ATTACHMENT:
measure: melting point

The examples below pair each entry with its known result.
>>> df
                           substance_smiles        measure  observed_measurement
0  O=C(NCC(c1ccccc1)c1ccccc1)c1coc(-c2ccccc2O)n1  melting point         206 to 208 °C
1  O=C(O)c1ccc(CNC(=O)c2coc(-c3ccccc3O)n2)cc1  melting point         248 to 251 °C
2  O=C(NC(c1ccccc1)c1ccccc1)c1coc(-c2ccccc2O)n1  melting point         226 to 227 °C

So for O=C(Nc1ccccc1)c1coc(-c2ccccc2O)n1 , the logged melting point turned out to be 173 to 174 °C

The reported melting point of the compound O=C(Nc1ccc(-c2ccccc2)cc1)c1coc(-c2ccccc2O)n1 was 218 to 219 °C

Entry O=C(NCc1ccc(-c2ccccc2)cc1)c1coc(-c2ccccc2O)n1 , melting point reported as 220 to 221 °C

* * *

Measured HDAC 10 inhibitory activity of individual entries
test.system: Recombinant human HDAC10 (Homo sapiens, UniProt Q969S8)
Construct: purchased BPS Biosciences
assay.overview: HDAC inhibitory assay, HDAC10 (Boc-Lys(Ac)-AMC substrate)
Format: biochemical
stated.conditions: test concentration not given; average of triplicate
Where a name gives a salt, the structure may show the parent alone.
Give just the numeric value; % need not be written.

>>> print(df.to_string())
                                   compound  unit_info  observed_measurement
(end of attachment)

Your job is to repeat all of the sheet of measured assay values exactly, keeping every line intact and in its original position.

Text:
measure: melting point

The examples below pair each entry with its known result.
>>> df
                           substance_smiles        measure  observed_measurement
0  O=C(NCC(c1ccccc1)c1ccccc1)c1coc(-c2ccccc2O)n1  melting point         206 to 208 °C
1  O=C(O)c1ccc(CNC(=O)c2coc(-c3ccccc3O)n2)cc1  melting point         248 to 251 °C
2  O=C(NC(c1ccccc1)c1ccccc1)c1coc(-c2ccccc2O)n1  melting point         226 to 227 °C

So for O=C(Nc1ccccc1)c1coc(-c2ccccc2O)n1 , the logged melting point turned out to be 173 to 174 °C

The reported melting point of the compound O=C(Nc1ccc(-c2ccccc2)cc1)c1coc(-c2ccccc2O)n1 was 218 to 219 °C

Entry O=C(NCc1ccc(-c2ccccc2)cc1)c1coc(-c2ccccc2O)n1 , melting point reported as 220 to 221 °C

* * *

Measured HDAC 10 inhibitory activity of individual entries
test.system: Recombinant human HDAC10 (Homo sapiens, UniProt Q969S8)
Construct: purchased BPS Biosciences
assay.overview: HDAC inhibitory assay, HDAC10 (Boc-Lys(Ac)-AMC substrate)
Format: biochemical
stated.conditions: test concentration not given; average of triplicate
Where a name gives a salt, the structure may show the parent alone.
Give just the numeric value; % need not be written.

>>> print(df.to_string())
                                   compound  unit_info  observed_measurement